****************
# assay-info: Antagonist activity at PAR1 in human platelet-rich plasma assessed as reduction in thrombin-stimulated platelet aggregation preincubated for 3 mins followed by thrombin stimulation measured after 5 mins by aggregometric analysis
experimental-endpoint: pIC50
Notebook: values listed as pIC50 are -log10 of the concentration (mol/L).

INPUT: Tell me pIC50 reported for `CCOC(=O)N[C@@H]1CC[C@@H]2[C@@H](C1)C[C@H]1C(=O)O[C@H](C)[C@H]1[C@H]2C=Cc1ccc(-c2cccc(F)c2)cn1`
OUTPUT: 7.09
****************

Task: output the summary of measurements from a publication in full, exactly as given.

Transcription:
# assay-info: Antagonist activity at PAR1 in human platelet-rich plasma assessed as reduction in thrombin-stimulated platelet aggregation preincubated for 3 mins followed by thrombin stimulation measured after 5 mins by aggregometric analysis
experimental-endpoint: pIC50
Notebook: values listed as pIC50 are -log10 of the concentration (mol/L).

INPUT: Tell me pIC50 reported for `CCOC(=O)N[C@@H]1CC[C@@H]2[C@@H](C1)C[C@H]1C(=O)O[C@H](C)[C@H]1[C@H]2C=Cc1ccc(-c2cccc(F)c2)cn1`
OUTPUT: 7.09